9. Schedule demonstrations to key stakeholders throughout the development process. Although there may be challenges with presenting incomplete functionality, discovering missed or incorrect assumptions as early as possible is worth the risks.
  10. Don’t wait for development of a feature to be 100% complete before starting to test it. Agile testing practices allow for incremental testing to occur while the software is still warm – a great benefit to the developer given course correction can occur while it is fresh in their mind.

What agile tips would you add to the list?

Image shared by chucklepix

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  • Pramod

    Good tips, indeed. Bullet #1 is the key – you have to have people with right skills, capabilities to kick-start Agile. One thing I would add is “Training”. Most of the organizations are still entrenched in Waterfall, RUP and such. Getting these organizations to Agile would be somewhat easier with training and showcasing the case-studies. Off late, companies are beginning to understand that they have to execute projects faster to gain competitive edge and show-case business benefits to management. I think Agile is one way to get there, if done right.

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  • 2 thoughts. First it that all practices that improve the early and continuous learning of the system / context are a plus! Second is the definition of DONE: doesn’t matter if a ‘feature’ (or whatever it is what you are giving to your customer) is complete, what it matters is that that part of the feature is considered DONE when is in use by the customer. This definition of DONE means feedback from the users that means feedback: so do it continuously!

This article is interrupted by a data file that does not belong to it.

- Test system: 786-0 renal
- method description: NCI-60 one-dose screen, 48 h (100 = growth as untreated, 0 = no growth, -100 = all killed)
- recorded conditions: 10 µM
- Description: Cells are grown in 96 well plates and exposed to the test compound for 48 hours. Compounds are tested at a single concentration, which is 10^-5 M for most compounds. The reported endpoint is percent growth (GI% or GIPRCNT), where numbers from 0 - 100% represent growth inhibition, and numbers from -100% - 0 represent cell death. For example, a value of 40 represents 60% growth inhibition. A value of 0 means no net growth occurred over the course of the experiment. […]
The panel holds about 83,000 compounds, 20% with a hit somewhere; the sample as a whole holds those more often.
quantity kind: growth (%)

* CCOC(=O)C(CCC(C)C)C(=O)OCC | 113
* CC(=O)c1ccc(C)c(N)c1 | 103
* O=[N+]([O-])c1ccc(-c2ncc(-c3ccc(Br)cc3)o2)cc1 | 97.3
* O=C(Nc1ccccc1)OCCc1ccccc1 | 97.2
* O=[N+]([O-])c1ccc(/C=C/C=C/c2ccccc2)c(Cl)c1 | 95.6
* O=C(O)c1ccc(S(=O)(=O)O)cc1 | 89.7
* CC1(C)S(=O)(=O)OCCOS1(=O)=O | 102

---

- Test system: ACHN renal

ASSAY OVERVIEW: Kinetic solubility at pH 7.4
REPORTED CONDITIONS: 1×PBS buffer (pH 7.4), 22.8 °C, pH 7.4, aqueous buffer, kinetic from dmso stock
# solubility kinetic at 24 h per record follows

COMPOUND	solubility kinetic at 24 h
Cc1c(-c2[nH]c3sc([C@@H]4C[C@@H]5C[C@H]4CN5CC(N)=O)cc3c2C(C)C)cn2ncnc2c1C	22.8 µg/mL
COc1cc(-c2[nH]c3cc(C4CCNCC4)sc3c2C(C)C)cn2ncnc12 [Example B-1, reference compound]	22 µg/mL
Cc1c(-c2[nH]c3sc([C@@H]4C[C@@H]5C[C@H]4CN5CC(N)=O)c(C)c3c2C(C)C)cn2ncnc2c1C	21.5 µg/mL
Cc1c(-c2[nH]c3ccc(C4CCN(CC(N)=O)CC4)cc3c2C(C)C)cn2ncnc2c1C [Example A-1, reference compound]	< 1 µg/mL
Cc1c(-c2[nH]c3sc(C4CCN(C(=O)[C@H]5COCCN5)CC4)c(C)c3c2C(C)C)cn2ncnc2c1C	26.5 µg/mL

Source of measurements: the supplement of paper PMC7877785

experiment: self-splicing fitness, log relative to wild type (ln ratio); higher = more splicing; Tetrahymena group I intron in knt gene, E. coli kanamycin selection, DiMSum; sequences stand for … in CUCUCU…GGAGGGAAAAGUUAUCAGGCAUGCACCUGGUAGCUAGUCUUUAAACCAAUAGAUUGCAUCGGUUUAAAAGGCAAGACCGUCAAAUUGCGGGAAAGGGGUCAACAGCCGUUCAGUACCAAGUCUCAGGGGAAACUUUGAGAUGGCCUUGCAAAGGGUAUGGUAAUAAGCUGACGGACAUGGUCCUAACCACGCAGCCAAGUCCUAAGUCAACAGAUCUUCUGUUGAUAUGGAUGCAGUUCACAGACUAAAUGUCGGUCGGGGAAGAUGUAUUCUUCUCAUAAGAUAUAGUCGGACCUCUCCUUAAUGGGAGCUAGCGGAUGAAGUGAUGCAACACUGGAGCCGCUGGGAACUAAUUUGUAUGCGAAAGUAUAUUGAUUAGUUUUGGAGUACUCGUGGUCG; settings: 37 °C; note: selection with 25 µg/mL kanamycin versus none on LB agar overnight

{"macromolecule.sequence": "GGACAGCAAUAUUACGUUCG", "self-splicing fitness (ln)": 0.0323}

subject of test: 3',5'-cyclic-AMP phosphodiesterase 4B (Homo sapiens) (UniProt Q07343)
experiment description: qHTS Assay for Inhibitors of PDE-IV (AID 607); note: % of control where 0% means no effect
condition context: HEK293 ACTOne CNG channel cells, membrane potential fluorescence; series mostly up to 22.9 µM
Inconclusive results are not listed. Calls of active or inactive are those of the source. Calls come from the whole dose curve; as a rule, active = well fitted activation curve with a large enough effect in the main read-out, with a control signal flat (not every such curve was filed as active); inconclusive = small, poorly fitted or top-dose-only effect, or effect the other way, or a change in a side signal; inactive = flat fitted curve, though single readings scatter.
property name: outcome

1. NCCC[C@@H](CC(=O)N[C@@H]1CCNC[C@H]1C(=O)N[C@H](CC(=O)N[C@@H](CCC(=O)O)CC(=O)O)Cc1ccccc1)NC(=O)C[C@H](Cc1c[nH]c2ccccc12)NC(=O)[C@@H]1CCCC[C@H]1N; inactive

My 2€ cents,
    PierG
    http://pierg.wordpress.com

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  • Wbroekhals

    What would be good would be to see living examples of these for example: Create prominent visuals, here are some powerpoint examples that show prominent visuals.
    I also see agility as meeting the changing needs of the business.

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  • Olivia

    Good points. It is clear once you embark on more agile development that the line between traditional “QA” and test driven development becomes blurred. Throughout the prototype delivery iterations (especially in a multiple system integration project) you will find that only development teams can complete system testing as the prototype is too immature for traditional QA teams to execute.

    Although the ideal mitigation against that would be a more time to spend documenting enough for QA to understand, this would negate the speed. I have found that correct architecture design and  engagement throughout the rapid development cycles will see a “self-sufficient” test driven development team. QA can then be brought in to assist towards the finalisation of the design and implementation.  This also improves the overhead of the project and not just the agility.